Star Wars: The Rise of Skywalker


The word “fan”, short for “fanatic”, is derived from the Latin “fanaticus”, meaning insanely but divinely inspired. No wonder then, that the most common use of the word is associated with religion. Indeed, “fanaticus” originally pertained to a place of worship, a temple, places marked by intense, uncritical devotion.

To be a fan is no bad thing. We should all be so lucky to have something or someone we deem worthy of our loyalty. History shows certain fans’s troubling behavior towards others, albeit usually in a small scale. Fandoms, general wisdom goes, are pretty harmless. It is not until the advent of the internet when cracks begin to crumble the facade.

I’ve written elsewhere how the internet has exacerbated virulent behavior in our species, but I now wish to revise that statement. By itself, the internet is a wonderful tool. Bullying, harassment, threats and violence are the result of our own failings, not some coding problem within the system. There’s a quote that goes something like, if you give a man enough power to do whatever he wants, and he ends up using that power for evil, then you’ll know evil is what he’s always wanted to do.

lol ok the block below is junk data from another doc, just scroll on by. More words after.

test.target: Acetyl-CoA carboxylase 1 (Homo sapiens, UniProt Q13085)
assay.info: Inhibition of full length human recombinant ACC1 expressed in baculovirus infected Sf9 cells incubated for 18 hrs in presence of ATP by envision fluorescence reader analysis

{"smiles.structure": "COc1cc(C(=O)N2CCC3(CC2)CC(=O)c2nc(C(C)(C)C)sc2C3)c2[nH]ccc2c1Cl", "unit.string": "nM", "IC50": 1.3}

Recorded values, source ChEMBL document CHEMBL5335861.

At this point you might be wondering, what does Latin, the internet and moral failings have to do with Star Wars?

Reddit and Twitter run the world. Perhaps one of the most baffling turn of events in this young century has been the capitulation of corporate America to the tumult of the internet. No sooner has a user lifted a complaint about anything, and there go multi billion dollar companies vowing to do better next time, swearing to make them happy in just the exact way they demand. There is no accountability in this process, just an endless litany of requests. This reveals corporations as spineless and amoral, breathing just to make a buck, and users as grandstanding self-appointed arbiters of good taste.

The Rise of Skywalker illustrates just how pathetic this new order we inhabit really is. Disney has destroyed every good thing that was built by The Last Jedi, not because it was bad but because some people kept making Reddit threads about how their immaculate childhood had been obliterated by a movie. Film insiders chose to appeal to angry people rather than continuing the threads of a good story. This movie means nothing, it stands for nothing, it is vacuous and soulless, a monument to cowardice. Any redeeming value it might have comes in the form of a warning. Today it was a movie that was dictated by the whims of social media. What’s it going to be tomorrow?